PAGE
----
Don’t Pursue Revival, Pursue God

Don’t Pursue Revival, Pursue God

Expectation & Intense Desire for the Presence of God

Those seeking a revival should in reality be seeking the presence of God. If we focus on a revival we may get our focus off Christ and onto goals of lesser importance, like:

1. Increased church attendance
2. Increase financial giving
3. Increased participation in church programs, etc.

If we keep our focus on seeking the presence of God, and making Christ central, everything else will fall into its proper order.

No true revival has ever occurred simply because people sought revival. They were birthed when people sought Him. It’s time to seek the Reviver instead of revival!

—Tommy Tenney in The God Chasers

Preaching and teaching should use topics that will build faith in a God who restores and revives. Topics that would produce this faith include:

  1. The holiness of God and the destructive power of sin. Preaching on this topics opens the door for the Holy Spirit to bring conviction and restoration (not condemnation).
  2. The essential elements that creates unity between Him and His people, which is the need for confession and repentance from sin, and the sacrificial death, burial and resurrection of Jesus Christ, who alone made a way for us into the presence of God—the very thing a revival is—a restoration of the manifest presence of God among a people.
  3. Humility; acknowledging our need of Him. This humility being demonstrated in our willingness to fast and pray—privately and corporately (2 Chron. 7:14).
  4. Submission to the Holy Spirit and repenting from any and everything that would grieve Him.
  5. Biblical promises surrounding a newness of His manifest presence that would ignite a burning desire in each person to have God and Him only as their sole object of worship and adoration.
  6. Topics that would build faith in God’s will for their lives personally, as well as for the church corporately.
  7. Topics that communicate God’s will for the people in the community who are far from God, as well as those in distant cities and nations who are far from God.

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Frank Damazio, in his book Seasons of Revival, refers to this intense desire for the presence of God as “The Law of Expectation.” The following five points are Damazio’s comments as it pertains this law:

Pray With Expectation

  1. We must pray that God will give us a spirit of expectation for what He wants to do in and through us as His Spirit moves on us in a season of revival.

 

Waiting With Expectation

  1. One of the keys to seeing the hand of the Lord move in a mighty way is faith, and faith can otherwise be defined as expectation. Expectation is the ability to see in the Spirit, things God wishes to bring into our lives. It is the art of seeing with the inner man.
  2. “Wait” does not mean to idly sit around in one place for something you think might happen, but to wait, knowing that God will fulfill His promises (Acts 1:4).

 

Waiting And Knowing

  1. We have an example of this kind of faith in Lk 2:25; 2:36-38. Simeon and Anna were waiting, and they knew they would see what they were waiting for!

 

Stirring Waters of Revival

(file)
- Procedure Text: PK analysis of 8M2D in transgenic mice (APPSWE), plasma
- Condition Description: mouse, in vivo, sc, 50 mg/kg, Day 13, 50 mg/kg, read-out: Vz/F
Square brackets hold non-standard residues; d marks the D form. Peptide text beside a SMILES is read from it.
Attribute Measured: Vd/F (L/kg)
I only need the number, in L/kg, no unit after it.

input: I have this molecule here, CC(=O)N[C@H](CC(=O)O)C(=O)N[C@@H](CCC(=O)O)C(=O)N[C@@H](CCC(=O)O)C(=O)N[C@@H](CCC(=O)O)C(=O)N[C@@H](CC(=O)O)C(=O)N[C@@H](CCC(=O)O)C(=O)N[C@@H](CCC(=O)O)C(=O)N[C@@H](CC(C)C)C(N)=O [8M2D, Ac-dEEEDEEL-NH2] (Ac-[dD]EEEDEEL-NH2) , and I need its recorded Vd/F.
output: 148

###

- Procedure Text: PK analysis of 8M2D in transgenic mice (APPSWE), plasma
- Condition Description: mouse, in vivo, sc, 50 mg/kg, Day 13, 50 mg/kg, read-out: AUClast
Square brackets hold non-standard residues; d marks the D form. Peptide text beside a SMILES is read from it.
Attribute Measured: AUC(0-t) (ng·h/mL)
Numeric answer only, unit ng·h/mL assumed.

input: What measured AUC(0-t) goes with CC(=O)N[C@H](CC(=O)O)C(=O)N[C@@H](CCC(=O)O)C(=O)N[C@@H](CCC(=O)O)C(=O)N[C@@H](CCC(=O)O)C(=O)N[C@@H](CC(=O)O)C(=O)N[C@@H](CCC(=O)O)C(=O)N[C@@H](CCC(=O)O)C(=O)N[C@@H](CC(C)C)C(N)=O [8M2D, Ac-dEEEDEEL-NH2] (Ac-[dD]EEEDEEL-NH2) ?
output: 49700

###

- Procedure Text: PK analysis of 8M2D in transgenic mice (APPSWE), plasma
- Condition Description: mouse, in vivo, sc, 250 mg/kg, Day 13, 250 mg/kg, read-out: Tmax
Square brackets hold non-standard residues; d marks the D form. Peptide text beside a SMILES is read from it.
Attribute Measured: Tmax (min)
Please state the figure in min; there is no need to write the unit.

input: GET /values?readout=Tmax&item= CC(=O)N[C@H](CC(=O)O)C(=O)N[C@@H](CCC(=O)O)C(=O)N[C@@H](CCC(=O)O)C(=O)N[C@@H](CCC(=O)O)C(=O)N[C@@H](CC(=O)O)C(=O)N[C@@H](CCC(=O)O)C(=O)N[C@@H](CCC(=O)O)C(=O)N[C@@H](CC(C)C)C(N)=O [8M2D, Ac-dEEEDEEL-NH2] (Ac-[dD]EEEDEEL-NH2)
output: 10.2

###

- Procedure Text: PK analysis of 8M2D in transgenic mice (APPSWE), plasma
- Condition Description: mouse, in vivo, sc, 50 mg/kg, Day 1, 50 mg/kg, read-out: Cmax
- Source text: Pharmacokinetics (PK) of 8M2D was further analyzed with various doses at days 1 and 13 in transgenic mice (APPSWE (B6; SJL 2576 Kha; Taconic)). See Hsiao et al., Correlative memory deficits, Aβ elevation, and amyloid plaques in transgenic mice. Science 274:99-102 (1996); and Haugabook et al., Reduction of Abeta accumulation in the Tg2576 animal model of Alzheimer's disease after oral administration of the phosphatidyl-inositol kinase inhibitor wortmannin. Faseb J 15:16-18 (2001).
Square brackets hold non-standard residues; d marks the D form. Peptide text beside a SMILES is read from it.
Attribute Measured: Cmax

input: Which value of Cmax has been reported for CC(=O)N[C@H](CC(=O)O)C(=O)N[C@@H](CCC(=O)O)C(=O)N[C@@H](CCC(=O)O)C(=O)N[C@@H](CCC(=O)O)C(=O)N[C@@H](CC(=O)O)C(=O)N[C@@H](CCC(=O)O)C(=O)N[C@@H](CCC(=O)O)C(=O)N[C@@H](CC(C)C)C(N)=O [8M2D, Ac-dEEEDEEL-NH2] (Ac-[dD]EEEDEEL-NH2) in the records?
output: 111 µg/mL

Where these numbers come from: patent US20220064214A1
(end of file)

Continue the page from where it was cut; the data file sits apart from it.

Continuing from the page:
1. The people sitting around the Pool of Bethesda were waiting and they also knew that if they would wait long enough, the waters would eventually be stirred (Jn. 5:1-8). They were eagerly anticipating the moving of the waters.The divine law of expectation is that we believe there are seasons when God stirs the water and touches people’s hearts, where those who are spiritually dry can be watered and those who are lame can be healed. The water must be stirred before we can step into it. We must expect that stirring, and we must step into the water with high expectation, knowing that there is enough for everyone and everything. This is the kind of faith that God responds to.

 

Nurturing a Spirit of Expectation

  1. We have an example of the divine law of expectation as practiced in the early church in Acts 10:24, where Cornelius, a man of faith and prayer expected a move of the Holy Spirit upon whoever might come to his house and hear Peter’s message.
  2. Cornelius so believed that God would minister in his home that he called together all of his relatives and close friends. [He was a man of anticipation.]

 

Asking and Looking with Anticipation

  1. In Acts 3:1-6 there was a man who was healed by Peter and John. This man was “Expecting to receive something from them.”
  2. Peter imparted to that man the faith to believe, or a vision to receive from God whatever he needed.
  3. One of the greatest things we can impart to others is expectation.

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The widespread revivals that took place in upstate New York during 1820s-1840 are accredited as having been promoted through:

  1. Seasons of fasting and prayer—which were united, agonizing, and persevering.
  2. Confession of sin, with sincerity of heart.
  3. Church discipline, judiciously administered.
  4. Visiting from house to house.
  5. Preaching the gospel, its doctrines and precepts, its promises and threatenings, with great plainness and earnestness.
  6. Well conducted discipleship.
  7. Avoiding disputes over minor points.
  8. Visits by ministers and lay people to areas where revival has been taking place. This caused it to spread to other areas.
  9. Diligent evangelism taking the gospel outside the church walls.
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